The dense urban environment of Center City Philadelphia doesn’t often provide in-town residences with generous exterior space. This 19th century townhome is unusual in that it does not front onto the street it addresses; one enters the property through a walled side garden accessed from Lombard Street. During schematic design the client was presented with the rare opportunity to purchase an adjacent, overgrown, vacant lot perpendicular to her home. The resulting uniquely shaped site forms an L, providing for front and rear entrances on two separate streets. The client initially wanted just a kitchen renovation. Through an extended schematic design phase, it was discovered that an ambitious larger-scale remodel of the entire property was needed to realize the potential for making the ground floor and gardens more generous and spatially interconnected.

In the end the ground floor and exterior spaces were entirely reconfigured. The basement was finished and expanded with a guest suite, laundry room, and storage. The dining room was enlarged; the main circulation path through the house was widened; a new powder room, anteroom, and closets were provided; and a large eat-in kitchen capable of accommodating full on-site catering services was added to the southeast corner of the newly formed L-shaped site.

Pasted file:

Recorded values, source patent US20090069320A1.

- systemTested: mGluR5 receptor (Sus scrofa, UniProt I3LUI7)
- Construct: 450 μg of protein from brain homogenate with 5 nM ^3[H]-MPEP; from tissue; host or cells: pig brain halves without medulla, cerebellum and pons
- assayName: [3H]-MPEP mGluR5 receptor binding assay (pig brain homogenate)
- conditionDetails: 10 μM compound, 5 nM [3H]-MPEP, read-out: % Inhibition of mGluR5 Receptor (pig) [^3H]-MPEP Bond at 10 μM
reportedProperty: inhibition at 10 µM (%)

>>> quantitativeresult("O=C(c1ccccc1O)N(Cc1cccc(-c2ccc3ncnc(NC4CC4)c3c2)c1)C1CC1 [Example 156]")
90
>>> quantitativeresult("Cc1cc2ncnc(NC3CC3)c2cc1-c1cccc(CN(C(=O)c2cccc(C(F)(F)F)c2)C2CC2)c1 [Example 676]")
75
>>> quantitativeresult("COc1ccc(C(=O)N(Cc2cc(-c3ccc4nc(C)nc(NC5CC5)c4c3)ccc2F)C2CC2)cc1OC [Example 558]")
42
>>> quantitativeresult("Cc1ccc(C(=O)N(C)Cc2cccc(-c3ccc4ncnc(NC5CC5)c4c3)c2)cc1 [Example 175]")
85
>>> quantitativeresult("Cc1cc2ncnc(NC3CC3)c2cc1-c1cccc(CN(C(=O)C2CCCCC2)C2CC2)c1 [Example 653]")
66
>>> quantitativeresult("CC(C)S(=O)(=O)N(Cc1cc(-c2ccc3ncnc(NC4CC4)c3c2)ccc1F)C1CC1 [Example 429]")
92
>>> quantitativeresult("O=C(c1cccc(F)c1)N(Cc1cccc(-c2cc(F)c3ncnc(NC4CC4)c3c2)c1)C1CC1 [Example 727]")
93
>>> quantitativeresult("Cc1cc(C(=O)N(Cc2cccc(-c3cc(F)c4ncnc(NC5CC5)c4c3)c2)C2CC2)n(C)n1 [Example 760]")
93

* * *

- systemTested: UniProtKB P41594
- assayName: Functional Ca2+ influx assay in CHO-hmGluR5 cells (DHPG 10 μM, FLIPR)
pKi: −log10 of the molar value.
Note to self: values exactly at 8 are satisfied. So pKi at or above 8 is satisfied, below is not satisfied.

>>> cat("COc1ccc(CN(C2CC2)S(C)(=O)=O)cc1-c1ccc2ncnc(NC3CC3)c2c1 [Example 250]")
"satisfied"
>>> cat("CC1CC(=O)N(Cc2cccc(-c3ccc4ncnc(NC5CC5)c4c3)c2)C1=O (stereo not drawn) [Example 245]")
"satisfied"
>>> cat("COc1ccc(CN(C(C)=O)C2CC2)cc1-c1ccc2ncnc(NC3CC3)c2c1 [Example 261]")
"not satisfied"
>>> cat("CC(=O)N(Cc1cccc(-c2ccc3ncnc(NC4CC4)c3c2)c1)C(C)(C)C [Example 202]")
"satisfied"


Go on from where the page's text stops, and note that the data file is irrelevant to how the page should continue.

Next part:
The kitchen addition’s bluestone floors continue out to the exterior paving to enhance the relationship between inside and out. A path of the same stone extends to a new garden shed that fronts onto 23rd Street. The shed acts as a threshold and gateway into the private realm of the new garden. A clear stained cedar fence and carefully placed allee of trees supply additional privacy from neighboring buildings.